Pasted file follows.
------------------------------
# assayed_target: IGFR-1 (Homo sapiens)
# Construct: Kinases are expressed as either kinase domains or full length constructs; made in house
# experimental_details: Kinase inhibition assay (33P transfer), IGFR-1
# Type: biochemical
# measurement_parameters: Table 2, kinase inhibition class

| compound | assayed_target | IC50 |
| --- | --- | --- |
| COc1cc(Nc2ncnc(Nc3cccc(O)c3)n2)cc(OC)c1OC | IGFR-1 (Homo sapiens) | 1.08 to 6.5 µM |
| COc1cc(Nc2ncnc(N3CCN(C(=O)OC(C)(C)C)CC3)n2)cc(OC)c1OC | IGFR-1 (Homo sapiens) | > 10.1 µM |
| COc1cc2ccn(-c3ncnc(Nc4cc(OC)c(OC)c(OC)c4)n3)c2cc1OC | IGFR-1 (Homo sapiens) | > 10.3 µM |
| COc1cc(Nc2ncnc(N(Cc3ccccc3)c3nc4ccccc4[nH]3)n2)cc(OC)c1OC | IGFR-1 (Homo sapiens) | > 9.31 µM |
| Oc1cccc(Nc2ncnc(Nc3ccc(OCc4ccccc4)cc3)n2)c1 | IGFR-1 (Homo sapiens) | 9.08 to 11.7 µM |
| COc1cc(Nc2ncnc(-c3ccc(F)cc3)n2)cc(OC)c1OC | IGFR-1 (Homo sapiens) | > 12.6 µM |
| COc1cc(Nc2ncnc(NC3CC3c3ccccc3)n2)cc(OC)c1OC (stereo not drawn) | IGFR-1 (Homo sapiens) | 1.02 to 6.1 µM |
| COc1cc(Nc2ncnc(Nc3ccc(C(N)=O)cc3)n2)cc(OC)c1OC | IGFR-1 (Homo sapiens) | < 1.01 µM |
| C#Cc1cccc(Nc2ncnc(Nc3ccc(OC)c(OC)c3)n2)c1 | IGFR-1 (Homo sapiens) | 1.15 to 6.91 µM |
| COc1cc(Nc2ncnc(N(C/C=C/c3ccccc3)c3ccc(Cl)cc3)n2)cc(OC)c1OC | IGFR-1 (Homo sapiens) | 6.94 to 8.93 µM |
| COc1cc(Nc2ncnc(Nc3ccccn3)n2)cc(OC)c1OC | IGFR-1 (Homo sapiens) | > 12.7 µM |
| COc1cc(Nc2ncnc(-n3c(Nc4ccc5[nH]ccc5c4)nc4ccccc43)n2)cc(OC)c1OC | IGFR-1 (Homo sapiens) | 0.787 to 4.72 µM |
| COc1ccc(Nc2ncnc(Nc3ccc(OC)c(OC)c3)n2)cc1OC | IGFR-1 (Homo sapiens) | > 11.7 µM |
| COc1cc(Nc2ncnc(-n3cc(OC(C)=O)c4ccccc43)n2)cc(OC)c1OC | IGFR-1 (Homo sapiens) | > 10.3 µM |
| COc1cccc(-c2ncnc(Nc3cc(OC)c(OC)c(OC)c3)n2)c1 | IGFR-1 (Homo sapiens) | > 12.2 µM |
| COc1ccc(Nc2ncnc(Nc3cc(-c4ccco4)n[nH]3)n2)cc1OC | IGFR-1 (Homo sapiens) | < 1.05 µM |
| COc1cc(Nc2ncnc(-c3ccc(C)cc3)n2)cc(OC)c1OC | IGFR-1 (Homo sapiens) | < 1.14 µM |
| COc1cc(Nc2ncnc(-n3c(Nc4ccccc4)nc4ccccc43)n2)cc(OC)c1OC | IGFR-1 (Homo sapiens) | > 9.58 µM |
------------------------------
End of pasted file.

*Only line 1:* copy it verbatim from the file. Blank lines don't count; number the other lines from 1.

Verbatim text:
# assayed_target: IGFR-1 (Homo sapiens)